We also examined the rates of laughter types in the distinct topic sections conditioned by the speaker gender and the speaking role (cf. Table 7). We note that the rates of both discourse and ambiguous female laughter are higher than males in section wi (\(W=479.5, p=0.01\), \(W=470, p<0.02\) respectively), as well as in section wo1 (\(W=443.5, p<0.04\), \(W=441.5, p=0.03\) respectively). However, male mirthful laughter rate is observed to be higher than female in section wo1 (\(W=238, p<0.03\)). Finally, there are no significant effects of laughter type rates associated speaker role among the topic sections.

Laughter and Facilitator’s Feedback

This section presents the distribution of laughter events that co-occur with dialog sections where feedback was provided to the players by the facilitator. First, we examine the quantity of laughter that is related to feedback, as opposed to feedback-unrelated laughter, as well as the topic sections where feedback is mostly present (cf. Table 8). Second, we focus on the feedback-related laughter and we look at the distribution of the three feedback types (i.e., positive, negative, neutral) in relation to laughter types and topic sections (cf. Fig. 3).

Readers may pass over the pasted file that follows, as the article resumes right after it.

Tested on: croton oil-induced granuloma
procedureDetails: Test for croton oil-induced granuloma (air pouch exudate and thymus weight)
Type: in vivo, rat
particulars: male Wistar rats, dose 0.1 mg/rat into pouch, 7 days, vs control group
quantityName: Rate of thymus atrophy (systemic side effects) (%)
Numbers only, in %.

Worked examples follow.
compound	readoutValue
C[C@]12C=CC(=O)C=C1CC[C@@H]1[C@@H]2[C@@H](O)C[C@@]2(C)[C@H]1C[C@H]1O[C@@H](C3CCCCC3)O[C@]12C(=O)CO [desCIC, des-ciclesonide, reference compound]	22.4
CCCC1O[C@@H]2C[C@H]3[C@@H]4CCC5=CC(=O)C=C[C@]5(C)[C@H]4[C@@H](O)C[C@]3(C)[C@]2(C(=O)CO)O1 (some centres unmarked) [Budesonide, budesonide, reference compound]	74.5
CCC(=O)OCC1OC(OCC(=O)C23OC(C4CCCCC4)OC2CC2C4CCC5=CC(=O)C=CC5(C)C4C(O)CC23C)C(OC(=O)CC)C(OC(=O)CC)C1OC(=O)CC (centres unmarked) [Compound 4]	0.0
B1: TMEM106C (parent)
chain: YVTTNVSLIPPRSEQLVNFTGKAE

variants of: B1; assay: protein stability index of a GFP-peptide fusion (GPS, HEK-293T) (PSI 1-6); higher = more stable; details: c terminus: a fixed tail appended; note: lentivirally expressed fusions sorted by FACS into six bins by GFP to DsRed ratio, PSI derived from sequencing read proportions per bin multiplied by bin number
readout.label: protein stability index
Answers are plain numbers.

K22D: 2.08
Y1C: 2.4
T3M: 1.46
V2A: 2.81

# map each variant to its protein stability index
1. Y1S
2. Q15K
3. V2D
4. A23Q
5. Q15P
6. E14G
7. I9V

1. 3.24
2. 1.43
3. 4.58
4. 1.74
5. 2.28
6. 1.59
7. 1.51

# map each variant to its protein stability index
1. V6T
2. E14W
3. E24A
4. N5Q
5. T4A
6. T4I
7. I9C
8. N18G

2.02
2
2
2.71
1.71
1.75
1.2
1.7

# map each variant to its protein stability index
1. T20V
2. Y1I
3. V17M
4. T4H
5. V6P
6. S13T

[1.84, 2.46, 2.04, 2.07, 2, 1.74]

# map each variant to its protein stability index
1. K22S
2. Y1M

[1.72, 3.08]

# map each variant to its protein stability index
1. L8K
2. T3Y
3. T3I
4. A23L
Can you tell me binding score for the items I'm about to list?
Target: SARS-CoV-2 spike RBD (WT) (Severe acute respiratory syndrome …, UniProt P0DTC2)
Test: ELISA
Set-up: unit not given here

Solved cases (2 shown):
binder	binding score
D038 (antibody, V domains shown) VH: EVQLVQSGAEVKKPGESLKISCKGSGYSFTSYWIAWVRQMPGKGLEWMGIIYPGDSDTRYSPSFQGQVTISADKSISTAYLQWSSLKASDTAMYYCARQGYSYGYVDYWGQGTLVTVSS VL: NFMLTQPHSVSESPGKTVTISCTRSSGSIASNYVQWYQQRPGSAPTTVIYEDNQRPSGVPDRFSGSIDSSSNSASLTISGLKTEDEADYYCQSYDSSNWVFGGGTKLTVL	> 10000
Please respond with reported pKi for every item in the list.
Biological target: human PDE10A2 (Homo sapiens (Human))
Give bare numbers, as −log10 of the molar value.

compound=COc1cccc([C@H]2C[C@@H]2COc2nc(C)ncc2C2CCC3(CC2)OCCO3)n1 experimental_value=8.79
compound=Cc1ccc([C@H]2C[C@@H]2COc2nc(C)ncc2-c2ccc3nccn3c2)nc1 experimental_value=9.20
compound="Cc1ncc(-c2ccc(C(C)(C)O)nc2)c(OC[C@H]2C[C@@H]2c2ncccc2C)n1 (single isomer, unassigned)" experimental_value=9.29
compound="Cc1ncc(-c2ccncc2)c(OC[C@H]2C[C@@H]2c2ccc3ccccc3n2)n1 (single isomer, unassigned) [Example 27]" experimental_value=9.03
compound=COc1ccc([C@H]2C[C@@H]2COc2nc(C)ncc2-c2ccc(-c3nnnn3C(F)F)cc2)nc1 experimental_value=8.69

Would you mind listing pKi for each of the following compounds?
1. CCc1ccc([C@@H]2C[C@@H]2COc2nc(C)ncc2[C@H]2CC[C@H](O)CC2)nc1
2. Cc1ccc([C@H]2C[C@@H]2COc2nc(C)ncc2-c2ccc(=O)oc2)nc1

Table 8 Distribution of feedback and non-feedback laughter
Fig. 3
figure 3

Profiling of feedback types in relation to laughter types, role, gender and topic sections

We formulate the hypothesis that since feedback is largely related to acknowledgements or politeness markers, it is very likely that discourse laughter value is more frequent than mirthful at feedback moments. Also, by the way the topic segmentation is designed, it is expected that feedback is mainly present at topic termination points (wo2), since this is the topic section where the evaluation of the players’ responses takes place, involving laughter reactions from both speaker roles. Finally, because laughter (especially in the context of collaborative dialogs) happens mostly as an affirmative, amusing or encouraging reaction, we also expect that it will be mainly associated with positive feedback.